With a global gross of more than $1 billion, the 23rd James Bond film handled by Eon Productions is the most financially successful of the series in terms of real dollar amounts. Talk about the perfect way to commemorate the 50th anniversary of Agent 007 on the big screen. Even when adjusted for inflation, Skyfall ranks an impressive third, only trailing the back-to-back stunners Goldfinger (1964) and Thunderball (1965). Not bad for a franchise whose future was only recently in doubt what with MGM’s financial troubles.
But box office figures, while certainly indicative of the film’s massive worldwide popularity, only convey half of Skyfall’s triumph. The critics, by and large, ate it up—and with good reason. Academy Award-winning director Sam Mendes (American Beauty) crafted an action epic with real suspense and emotion, its 143 minutes flying by while so many films that length feel bloated. Not only is it easily the best of the reboot era, there are few (if any) in all of Bond-dom that can match it for high-wire thrills. And in his third outing as Bond, Daniel Craig has crystallized his interpretation of the iconic character.
A large part of why Skyfall works so beautifully is the simplicity of its storytelling. The stunning opening sequence finds Bond, attempting to recover stolen files, chasing down a mercenary on a train track high above a ravine. He’s accidentally shot by Eve (Naomie Harris), another agent acting on the direct orders of M (Judi Dench). This spectacular blunder, in part, sets Intelligence and Security Committee Chairman Gareth Mallory (Ralph Fiennes) on a mission to force M into retirement. M’s not having it, of course, and the focus soon shifts dramatically after a horrific terrorist attack on MI6.
Where’s Bond? After his near-death experience, widely presumed to be an actual death, Bond lives off the grid for a while. It turns out M’s not the only one confronting the possibility of retirement. But Bond knows he can’t stay out of the game for long; it’s in his blood. With cryptic messages popping up on M’s hacked computer, it slowly becomes apparent that whoever was behind the bombing has a personal vendetta against her.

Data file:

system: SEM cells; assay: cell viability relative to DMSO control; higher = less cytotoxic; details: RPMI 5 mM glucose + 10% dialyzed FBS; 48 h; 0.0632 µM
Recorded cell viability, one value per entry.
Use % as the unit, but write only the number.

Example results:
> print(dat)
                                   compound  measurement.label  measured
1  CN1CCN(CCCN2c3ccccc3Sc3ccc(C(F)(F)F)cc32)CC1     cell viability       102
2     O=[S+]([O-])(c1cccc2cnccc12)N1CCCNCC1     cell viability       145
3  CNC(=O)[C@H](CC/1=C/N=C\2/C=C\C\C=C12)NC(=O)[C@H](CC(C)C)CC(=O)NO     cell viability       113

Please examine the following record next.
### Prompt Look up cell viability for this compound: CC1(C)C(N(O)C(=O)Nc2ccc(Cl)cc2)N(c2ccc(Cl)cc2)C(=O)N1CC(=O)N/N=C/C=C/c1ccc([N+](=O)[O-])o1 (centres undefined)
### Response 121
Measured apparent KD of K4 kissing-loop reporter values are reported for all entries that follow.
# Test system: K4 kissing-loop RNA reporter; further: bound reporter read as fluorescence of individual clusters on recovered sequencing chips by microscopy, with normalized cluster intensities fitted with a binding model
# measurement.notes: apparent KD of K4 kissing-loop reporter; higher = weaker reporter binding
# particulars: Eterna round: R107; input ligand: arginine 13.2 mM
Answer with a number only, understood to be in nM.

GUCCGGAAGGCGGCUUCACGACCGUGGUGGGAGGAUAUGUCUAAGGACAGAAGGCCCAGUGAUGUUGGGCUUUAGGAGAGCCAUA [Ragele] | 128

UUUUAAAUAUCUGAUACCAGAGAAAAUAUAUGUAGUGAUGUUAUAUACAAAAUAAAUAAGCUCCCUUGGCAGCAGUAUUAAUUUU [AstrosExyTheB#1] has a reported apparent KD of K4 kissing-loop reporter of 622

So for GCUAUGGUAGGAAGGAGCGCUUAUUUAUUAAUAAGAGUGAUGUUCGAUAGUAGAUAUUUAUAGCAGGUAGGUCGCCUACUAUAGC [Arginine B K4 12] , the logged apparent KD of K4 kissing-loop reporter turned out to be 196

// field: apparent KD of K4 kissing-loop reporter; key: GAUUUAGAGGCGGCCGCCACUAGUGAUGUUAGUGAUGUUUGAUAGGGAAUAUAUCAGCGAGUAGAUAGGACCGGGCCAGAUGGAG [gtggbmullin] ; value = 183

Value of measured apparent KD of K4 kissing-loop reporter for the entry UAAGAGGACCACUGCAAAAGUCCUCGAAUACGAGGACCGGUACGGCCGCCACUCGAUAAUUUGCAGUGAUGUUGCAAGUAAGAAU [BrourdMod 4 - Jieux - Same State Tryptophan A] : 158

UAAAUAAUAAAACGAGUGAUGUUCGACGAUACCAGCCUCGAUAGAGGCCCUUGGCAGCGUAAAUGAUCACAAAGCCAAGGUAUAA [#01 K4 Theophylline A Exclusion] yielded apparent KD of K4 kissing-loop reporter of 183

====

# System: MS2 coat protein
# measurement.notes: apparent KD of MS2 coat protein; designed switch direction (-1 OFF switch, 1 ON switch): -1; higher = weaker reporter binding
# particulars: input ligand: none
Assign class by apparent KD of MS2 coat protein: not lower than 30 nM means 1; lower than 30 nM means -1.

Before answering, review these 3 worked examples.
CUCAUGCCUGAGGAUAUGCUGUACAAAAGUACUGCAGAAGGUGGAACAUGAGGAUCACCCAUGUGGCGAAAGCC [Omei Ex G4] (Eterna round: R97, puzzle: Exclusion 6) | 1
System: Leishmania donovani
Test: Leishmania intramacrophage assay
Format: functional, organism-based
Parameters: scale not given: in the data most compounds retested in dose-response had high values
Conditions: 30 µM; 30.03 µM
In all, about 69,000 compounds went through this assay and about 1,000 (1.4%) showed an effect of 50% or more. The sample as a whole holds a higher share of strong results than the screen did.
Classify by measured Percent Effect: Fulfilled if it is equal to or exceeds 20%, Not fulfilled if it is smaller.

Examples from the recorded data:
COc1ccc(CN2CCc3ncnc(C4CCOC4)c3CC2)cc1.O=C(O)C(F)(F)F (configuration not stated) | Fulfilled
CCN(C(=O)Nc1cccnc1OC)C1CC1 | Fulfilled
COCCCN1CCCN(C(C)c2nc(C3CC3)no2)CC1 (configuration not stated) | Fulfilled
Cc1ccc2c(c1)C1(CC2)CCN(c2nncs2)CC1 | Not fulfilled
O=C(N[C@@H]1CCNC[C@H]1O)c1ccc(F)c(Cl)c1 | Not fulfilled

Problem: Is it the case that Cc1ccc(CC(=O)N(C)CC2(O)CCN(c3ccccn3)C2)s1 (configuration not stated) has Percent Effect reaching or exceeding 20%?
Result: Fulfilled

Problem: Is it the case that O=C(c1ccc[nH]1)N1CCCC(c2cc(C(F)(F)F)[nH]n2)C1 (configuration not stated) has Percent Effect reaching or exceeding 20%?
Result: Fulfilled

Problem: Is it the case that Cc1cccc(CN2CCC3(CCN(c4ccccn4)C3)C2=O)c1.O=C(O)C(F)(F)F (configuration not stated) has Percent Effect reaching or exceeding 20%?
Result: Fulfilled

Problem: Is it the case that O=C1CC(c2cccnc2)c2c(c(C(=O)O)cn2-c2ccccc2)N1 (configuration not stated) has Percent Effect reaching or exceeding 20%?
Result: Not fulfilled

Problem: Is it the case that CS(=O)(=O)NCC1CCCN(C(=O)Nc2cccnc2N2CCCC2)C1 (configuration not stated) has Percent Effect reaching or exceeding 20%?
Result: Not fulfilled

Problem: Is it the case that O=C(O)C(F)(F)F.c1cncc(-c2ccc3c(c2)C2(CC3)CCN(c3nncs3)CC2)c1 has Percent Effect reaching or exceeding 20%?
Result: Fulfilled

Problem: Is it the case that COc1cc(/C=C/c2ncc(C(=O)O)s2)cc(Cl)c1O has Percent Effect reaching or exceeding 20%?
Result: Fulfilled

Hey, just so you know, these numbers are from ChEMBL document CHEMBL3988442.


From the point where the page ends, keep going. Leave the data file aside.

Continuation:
Once Mendes (working from a screenplay by Neal Purvis, Robert Wade, and John Logan) hooks the viewer, he doesn’t let up. Bond and M end up working together on a more personal level than ever before. They’re tracking Raoul Silva (Javier Bardem), the most likely suspect in the bombing and subsequent cyber-intrusions. Too much detail while summarizing the plot will absolutely ruin the film’s juicy surprises. The enigmatic title brings to mind “Rosebud” from Citizen Kane and factors prominently in the film’s relentless climax. And while Craig and Dench deliver franchise-best performances in their respective roles, Bardem is scintillating as Silva.
Are there any problems? One glaring leap of logic midway through involves a primary character not being whisked away to safety when it was entirely possible to do so. If you’ve seen the movie, you probably know what I’m referring to. If you haven’t, you’ll know it when it happens. We might not have had the second half of the movie if a certain someone had simply been ushered into hiding when there was ample advance warning to do so. But extreme suspension of disbelief has always been a hallmark of the Bond series (speaking of which, how did Bond manage to survive that fall after being shot in the film’s opening?). The number of facepalm moments throughout Skyfall is mercifully low, however.